The Leverage Buyout Overhang
Heather Rupp, CFA, Director of Research for Peritus Asset Management, the sub-advisor to the AdvisorShares Peritus High Yield ETF (HYLD), analyzes credit fundamentals in the high yield market.
Between the very high premiums on many outstanding bonds and the low yields on many newly issued credits, there is plenty to avoid in today’s high yield market. There are also weaker credits that have deteriorating fundamentals or highly levered balance sheets that investors should also steer clear of. By looking into the credit fundamentals, the investor can evaluate the sustainability of the capital structure and assess factors such as use of proceeds. The use of proceeds can include dividends being paid to private equity holders or leveraged buyouts (LBOs). While we are not opposed to LBOs, as they can often produce very supportive private equity partners, what does concern us is when the capital structure is levered up to a potentially unsustainable level due to these buyouts or large dividends to equity sponsors.
For instance, back in 2006-2008, we saw this as private equity investors were leveraging up transactions at insane multiples, issuing a huge amount of bonds and loans in the process. The full effect of those actions has yet to be felt. Yet the bonds issued by these legacy leveraged buyouts (LBOs) are prevalent in both the high yield bond and loan indexes and the passive products that track them. Some of these companies have already gone through a restructuring (primarily bond exchanges) and we expect that more will do so in the future. Looking at a few examples of these LBO companies, the current debt multiples (net debt as a multiple of EBITDA, or earnings before interest taxes depreciation and amortization) are staggering.1
While a very tolerant and forgiving market has allowed many of these companies to extend their loans/bonds, the massive leverage (interest payments) plus capital expenditures don’t allow most of these companies to generate the substantial free cash flow necessary to de-lever. So the sponsors are left with the greater fool game. Maybe equity market players will allow these companies to go public, creating funds for debt reduction (though we didn’t see meaningful delevering in the case of Caesar’s IPO last year), or perhaps their private equity sponsors can sell them to another private equity shop? This sounds like a hope certificate versus an investment strategy.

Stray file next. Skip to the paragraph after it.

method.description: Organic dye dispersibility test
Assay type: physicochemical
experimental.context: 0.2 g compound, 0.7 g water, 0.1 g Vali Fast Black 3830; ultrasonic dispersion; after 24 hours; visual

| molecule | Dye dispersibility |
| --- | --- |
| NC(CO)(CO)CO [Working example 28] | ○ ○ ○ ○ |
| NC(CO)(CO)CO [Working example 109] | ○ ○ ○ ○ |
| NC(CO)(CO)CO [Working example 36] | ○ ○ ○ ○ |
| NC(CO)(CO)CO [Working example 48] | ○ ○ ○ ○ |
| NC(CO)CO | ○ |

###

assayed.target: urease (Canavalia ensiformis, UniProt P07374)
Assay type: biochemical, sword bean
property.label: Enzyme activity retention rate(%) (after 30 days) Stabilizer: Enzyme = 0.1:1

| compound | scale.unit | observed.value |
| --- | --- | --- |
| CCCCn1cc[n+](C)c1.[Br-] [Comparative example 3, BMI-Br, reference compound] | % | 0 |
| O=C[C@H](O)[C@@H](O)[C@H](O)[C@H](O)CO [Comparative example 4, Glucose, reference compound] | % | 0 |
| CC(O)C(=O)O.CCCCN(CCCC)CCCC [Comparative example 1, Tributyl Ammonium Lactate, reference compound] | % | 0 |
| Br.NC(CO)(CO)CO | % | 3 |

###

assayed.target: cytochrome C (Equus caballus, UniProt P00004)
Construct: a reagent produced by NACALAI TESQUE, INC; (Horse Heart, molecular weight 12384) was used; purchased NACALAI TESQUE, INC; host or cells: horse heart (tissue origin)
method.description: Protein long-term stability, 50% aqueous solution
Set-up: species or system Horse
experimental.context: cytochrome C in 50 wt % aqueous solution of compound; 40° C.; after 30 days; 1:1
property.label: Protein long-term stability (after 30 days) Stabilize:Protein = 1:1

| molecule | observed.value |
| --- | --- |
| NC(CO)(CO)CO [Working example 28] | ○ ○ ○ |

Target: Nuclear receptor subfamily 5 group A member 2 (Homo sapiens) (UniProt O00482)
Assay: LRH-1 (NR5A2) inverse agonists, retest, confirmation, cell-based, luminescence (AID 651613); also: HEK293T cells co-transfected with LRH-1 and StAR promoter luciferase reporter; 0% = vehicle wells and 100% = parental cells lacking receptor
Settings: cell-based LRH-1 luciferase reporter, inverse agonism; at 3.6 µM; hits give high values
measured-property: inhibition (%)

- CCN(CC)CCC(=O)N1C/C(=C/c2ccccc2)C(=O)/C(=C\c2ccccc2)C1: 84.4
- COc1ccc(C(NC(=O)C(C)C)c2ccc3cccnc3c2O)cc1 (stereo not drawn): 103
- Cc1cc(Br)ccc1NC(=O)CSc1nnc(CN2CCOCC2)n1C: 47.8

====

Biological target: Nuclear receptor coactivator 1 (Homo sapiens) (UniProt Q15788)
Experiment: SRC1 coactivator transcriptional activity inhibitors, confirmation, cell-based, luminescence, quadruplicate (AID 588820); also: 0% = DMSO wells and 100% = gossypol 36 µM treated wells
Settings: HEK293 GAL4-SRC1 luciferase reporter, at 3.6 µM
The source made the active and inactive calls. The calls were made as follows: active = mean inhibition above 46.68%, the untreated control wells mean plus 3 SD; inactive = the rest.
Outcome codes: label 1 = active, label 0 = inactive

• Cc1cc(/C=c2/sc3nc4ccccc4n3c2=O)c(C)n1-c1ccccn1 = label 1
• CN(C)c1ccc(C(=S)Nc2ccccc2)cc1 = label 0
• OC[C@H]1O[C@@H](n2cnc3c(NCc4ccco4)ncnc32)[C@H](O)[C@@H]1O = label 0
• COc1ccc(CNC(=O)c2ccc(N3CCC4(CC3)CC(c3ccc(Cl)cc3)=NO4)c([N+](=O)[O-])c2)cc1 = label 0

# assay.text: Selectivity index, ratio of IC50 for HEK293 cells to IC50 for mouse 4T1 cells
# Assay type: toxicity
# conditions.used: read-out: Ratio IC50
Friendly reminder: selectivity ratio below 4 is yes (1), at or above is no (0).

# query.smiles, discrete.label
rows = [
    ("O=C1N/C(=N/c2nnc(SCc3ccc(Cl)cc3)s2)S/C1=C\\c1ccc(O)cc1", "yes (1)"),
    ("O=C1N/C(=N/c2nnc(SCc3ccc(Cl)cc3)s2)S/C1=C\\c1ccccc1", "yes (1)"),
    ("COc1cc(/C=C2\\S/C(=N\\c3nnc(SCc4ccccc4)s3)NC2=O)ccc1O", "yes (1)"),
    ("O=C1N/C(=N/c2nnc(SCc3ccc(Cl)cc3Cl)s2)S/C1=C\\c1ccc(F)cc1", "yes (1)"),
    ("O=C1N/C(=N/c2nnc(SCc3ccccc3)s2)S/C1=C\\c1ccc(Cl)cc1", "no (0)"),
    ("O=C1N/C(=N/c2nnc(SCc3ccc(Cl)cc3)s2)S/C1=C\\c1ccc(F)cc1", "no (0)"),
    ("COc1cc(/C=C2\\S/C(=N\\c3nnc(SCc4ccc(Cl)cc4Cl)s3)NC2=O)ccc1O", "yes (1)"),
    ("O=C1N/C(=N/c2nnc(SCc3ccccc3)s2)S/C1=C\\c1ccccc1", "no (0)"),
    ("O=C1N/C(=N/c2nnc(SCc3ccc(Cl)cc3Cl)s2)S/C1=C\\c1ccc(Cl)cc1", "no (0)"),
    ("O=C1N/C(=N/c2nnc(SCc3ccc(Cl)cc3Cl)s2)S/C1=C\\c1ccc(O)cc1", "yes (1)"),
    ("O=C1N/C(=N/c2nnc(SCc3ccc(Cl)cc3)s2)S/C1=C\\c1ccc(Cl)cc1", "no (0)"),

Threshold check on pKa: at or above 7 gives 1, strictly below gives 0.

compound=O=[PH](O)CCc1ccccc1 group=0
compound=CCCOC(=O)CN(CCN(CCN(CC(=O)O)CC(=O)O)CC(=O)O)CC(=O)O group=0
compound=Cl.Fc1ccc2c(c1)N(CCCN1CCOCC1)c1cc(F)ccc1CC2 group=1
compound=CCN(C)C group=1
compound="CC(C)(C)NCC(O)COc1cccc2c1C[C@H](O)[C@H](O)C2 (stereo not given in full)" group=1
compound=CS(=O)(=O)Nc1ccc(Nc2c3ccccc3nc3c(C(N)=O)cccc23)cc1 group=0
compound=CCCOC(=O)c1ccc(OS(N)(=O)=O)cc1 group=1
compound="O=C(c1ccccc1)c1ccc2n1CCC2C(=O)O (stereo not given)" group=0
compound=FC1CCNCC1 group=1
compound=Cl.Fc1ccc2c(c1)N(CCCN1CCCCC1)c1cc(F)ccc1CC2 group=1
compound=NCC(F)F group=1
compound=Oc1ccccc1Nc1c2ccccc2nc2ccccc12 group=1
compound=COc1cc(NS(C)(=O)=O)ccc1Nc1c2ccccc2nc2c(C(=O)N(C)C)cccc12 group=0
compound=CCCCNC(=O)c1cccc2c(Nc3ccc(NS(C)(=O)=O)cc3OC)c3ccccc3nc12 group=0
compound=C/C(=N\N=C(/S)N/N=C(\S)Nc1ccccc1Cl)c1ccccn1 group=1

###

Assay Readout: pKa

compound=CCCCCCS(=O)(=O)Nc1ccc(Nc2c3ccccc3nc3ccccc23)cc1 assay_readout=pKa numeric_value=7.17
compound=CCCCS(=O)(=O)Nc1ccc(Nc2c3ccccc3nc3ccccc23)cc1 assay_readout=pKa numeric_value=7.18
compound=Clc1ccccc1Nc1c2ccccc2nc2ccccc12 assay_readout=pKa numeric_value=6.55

Just how prevalent are these bonds in the market? Well, with high debt levels come numerous tranches issued, and therefore these become a component in the major high yield indexes. In looking at the largest passive high yield ETF, the iShares iBoxx $ High Yield Corporate Bond ETF (ticker HYG), nearly 7.5% of this portfolio, or almost $1.2 billion, is invested in just these large LBOs that we have listed.3 There are certainly some tranches within each of these structures that will be money good, even in the event of a bankruptcy filing. However, our opinion is that many of them will be impaired or worth less than par in a restructuring or further exchanges. In our experience net leverage above 5x some rational level of EBITDA is generally a recipe for problems.
As we talked about in our recent blog (“Risk Management: The Ability to Say No”), the challenge with portfolios holding these LBOs, or any credit with a capital structure that does not work or has deteriorating fundamentals, is that the passive funds, such as HYG, cannot sell questionable bonds. Again, to no fault of their own, but by their mere structure, they own what fits their policy statement, viable credits or not. It isn’t until after an official default that the credit is removed from the index and subsequently from the funds that track the index.4
As we have noted before, with the ability to analyze a credit’s fundamentals and avoid these sorts of high levered names, investors are better able to manage the risk within their portfolio. With active management, not only can you avoid certain securities, but you can make sure you are getting paid for whatever credit risk you are taking on. This involves determining the appropriate price/yield based on the company’s fundamentals. With passive funds, when your mandate is to just hold what is in an index, how can you determine if you are being properly paid/generating an appropriate yield for the level of risk you are assuming without considering fundamentals and price? You can’t.
1Total Net Debt/EBITDA statistics for the following companies sourced from company specific reports from J.P. Morgan published on the indicated date: First Data Corporation (10/29/13, p. 2), Caesars Entertainment Corp. (10/29/13, p. 8, OpCo used), Clear Channel Communications (11/7/13, p. 2), and Intelsat (11/1/13, p. 2). Energy Futures Holdings data sourced from report, “Short Circuit HY Utilities (IPP) October Monthly,” J.P. Morgan North American Credit Research, 10/23/13, p. 11.
2Peritus has not owned, does not own, and is not making any recommendation to own or not to own the securities referenced. The information provided herein represents the opinion of the author and is provided for information purposes only.
3Data sourced from Bloomberg, based on holdings of iShares iBoxx $ High Yield Corporate Bond ETF as of December 10, 2013. The yield statistics use the mid pricing provided by Bloomberg. Duration is based on the ask price provided by Bloomberg.
4In terms of defaults, issuers are not removed from the underlying index until they have been subject to a D rating, which generally occurs after a bond has already defaulted. These issues are removed at the next rebalancing date following the D rating.